Alphasat carries new space compass
Getting into orbit is a massive undertaking. Launches are complicated and delicate affairs, but by no means the end of the story. Once a satellite arrives in space, it faces a whole new set of challenges.
For a telecommunications satellite to do its job, it needs to know where it is pointing. Startrackers use the visible stars in much the same way as ships have for centuries.
Alphasat, Europe’s largest telecom satellite, is carrying four Technology Demonstration Payloads (TDPs). One of these is Astro APS, a new-generation startracker built by Jena-Optronik, a German company with 40 years of experience in attitude, optical and orbit control sensors.
Harder than you think
Astro APS – standing for Active Pixel Sensor – is a cut above the rest because of its toughness. Radiation is one of the many challenges that high orbits present for intricate technology, and a major requirement for a device is the ability to cope with it.
Radiation-resiliency is such an important stipulation that another of Alphasat’s TDPs, the Environmental Monitor, has the sole task of measuring it so that we can learn more about how to protect equipment in orbit.
One of the main benefits of Astro APS’ increased durability is a prolonged lifetime. TDP 6, as the startracker is also known, has a life expectancy of 18 years.
Most technology destined for space must be built to contend with extreme temperatures, as this is one of the many factors that make space such a hostile environment. The advanced startracker is fortified to remain operational under temperatures as low as –30ºC and as high as +60ºC.
With a titanium body, its endurance means it can keep running for longer than previous products, while also being lighter and smaller. Hosted payloads must provide as little interference with the satellite’s main purpose as possible, and at less than 2 kilos, TDP 6 comes in well under the required maximum weight.
Testing technology with the help of a host
The fact that Alphasat’s TDP features all of these assets is not a coincidence – Jena-Optronik and the DLR German Aerospace Center are using the opportunity provided by Inmarsat’s satellite to secure flight experience for a new generation of startrackers.
Startrackers are known for being difficult to experiment with on Earth, as even the most sophisticated imitation of space conditions cannot provide us with completely accurate and representative results. In the absence of a flight opportunity, they are tested via electronic images and the night sky but both methods come with their own limitations.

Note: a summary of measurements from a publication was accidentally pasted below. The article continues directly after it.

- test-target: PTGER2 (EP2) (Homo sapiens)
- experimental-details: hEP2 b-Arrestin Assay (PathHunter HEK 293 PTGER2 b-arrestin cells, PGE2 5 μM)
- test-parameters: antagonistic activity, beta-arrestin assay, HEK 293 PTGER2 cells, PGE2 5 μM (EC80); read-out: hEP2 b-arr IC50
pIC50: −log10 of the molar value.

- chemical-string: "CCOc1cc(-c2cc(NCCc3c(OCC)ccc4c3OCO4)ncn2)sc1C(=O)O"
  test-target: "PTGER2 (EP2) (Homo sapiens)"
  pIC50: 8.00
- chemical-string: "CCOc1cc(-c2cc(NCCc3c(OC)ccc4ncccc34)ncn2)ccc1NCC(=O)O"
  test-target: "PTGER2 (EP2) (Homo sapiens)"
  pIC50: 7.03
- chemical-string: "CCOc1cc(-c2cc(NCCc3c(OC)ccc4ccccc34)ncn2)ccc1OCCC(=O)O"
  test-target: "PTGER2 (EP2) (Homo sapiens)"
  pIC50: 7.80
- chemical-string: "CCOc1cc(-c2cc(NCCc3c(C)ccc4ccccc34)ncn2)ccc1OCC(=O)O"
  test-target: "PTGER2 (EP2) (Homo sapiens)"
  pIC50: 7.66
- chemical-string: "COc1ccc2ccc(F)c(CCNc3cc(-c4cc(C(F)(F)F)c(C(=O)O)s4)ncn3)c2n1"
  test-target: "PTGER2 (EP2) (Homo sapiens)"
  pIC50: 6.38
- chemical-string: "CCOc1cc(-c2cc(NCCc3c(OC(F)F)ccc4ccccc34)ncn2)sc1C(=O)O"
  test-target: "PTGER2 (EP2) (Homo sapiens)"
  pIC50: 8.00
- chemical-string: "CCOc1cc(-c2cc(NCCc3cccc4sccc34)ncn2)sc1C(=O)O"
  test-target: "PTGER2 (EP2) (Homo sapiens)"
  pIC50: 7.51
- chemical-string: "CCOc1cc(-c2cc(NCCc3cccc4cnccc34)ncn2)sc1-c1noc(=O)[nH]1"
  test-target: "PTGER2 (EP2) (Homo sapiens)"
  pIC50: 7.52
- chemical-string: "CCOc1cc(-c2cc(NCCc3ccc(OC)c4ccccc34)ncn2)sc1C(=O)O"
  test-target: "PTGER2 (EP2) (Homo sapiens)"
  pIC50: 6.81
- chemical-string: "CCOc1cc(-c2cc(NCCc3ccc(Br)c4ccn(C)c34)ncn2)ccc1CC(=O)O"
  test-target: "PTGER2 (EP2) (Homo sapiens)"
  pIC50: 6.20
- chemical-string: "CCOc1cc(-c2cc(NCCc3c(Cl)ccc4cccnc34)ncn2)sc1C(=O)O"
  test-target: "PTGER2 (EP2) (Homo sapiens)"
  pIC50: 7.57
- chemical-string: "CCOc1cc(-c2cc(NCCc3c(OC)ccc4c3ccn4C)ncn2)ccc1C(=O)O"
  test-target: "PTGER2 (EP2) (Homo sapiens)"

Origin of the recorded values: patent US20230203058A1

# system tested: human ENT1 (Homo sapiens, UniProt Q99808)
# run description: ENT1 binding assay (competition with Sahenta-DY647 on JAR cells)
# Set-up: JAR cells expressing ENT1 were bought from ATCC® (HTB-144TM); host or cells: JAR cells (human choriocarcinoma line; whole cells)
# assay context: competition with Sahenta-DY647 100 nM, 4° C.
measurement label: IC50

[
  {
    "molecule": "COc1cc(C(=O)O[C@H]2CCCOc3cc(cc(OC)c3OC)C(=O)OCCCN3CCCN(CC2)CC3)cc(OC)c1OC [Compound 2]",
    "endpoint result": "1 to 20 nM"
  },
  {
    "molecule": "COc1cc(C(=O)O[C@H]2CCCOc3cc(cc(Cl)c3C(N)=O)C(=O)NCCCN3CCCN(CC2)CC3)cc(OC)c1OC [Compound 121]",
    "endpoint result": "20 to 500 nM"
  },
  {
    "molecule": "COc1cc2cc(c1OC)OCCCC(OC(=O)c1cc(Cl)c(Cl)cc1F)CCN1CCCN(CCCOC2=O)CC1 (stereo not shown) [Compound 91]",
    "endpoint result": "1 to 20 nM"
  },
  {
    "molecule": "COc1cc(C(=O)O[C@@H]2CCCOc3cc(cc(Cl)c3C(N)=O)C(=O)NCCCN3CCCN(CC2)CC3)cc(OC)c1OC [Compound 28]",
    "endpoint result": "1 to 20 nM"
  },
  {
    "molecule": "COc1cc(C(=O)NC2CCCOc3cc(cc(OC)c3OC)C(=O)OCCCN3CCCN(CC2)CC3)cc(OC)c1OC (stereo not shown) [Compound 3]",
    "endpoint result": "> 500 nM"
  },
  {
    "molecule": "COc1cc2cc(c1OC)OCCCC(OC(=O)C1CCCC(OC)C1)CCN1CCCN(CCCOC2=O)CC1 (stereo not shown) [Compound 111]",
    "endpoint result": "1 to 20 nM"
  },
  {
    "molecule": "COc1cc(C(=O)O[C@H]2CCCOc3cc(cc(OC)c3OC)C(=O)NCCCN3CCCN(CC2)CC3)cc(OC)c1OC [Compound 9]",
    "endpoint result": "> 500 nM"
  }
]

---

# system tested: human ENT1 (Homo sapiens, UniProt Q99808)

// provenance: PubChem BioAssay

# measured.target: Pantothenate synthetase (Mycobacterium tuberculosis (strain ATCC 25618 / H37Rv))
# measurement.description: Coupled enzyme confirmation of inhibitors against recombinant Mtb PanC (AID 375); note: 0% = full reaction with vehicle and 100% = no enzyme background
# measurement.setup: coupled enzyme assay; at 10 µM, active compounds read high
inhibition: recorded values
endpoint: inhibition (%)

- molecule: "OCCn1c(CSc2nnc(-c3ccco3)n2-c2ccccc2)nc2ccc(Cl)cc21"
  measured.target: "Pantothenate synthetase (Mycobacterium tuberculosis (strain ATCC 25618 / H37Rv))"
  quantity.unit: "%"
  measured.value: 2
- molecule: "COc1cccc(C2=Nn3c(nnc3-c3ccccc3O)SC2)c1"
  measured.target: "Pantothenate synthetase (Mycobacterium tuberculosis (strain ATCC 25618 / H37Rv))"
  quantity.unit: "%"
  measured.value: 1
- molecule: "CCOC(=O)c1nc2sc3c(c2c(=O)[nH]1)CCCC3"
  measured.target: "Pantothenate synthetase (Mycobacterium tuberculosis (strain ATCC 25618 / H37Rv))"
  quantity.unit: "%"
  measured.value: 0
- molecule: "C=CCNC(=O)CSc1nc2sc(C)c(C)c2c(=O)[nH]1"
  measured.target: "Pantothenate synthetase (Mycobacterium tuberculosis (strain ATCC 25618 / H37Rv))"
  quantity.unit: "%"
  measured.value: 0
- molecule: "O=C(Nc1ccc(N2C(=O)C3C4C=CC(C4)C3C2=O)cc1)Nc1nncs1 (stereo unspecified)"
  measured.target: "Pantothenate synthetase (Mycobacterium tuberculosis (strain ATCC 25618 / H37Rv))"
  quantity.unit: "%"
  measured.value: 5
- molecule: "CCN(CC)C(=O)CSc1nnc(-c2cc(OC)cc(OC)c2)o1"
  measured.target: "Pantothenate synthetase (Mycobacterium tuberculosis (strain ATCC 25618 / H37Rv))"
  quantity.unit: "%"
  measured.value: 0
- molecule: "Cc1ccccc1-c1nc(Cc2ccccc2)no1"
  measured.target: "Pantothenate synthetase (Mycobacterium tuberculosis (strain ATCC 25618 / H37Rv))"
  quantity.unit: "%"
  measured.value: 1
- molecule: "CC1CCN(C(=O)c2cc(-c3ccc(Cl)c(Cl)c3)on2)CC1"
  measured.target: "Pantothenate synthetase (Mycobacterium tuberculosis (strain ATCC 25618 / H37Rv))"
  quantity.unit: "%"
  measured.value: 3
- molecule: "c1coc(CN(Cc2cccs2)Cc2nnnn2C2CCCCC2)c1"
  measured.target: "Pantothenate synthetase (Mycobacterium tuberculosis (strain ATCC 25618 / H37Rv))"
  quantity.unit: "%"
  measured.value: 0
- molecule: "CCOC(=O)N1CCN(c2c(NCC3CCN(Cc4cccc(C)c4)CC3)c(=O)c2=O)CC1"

Assessment in orbit is the only reliable way of evaluating new features.
In light of these constraints on terrestrial startracker experiments, ESA’s Advanced Research in Telecommunications Systems (ARTES) programme encouraged the development of technology that is both more efficient and cheaper to produce, and could capitalise on the opportunity provided by Alphasat – which is how it now carries an instrument that weighs less than 2 kg, but can nevertheless help steer a satellite that tips the scales at almost 7 tonnes.
Paving the way for a new generation
In addition to being lighter, more resilient and less expensive, Astro APS is also smarter than its Jena-Optronik predecessors. It contains a catalogue of more than 3000 stars, specially optimised for the Alphasat mission.
If needed, it can determine the satellite’s attitude within 10 seconds without its full range of vision ora prioriinformation – colloquially known as the “lost in space” scenario – by using just the remaining visible stars.
It is capable of autonomous attitude acquisition, which means that it can switch itself on and track the direction the satellite is pointing in automatically, while retaining the option for manual telecommands at any time.
Previously, a challenge for previous startrackers was false stars on the detector – ‘white spot noise’. This new and improved instrument can separate these distractions from the real thing.
Apart from verifying the new-generation technology, TDP 6 also aids the experiments of TDP 1, the Laser Communication Terminal. By providing the terminal with attitude data, it improves the lasers’ ability to connect with low-orbit satellites – supporting a whole new area of space technology.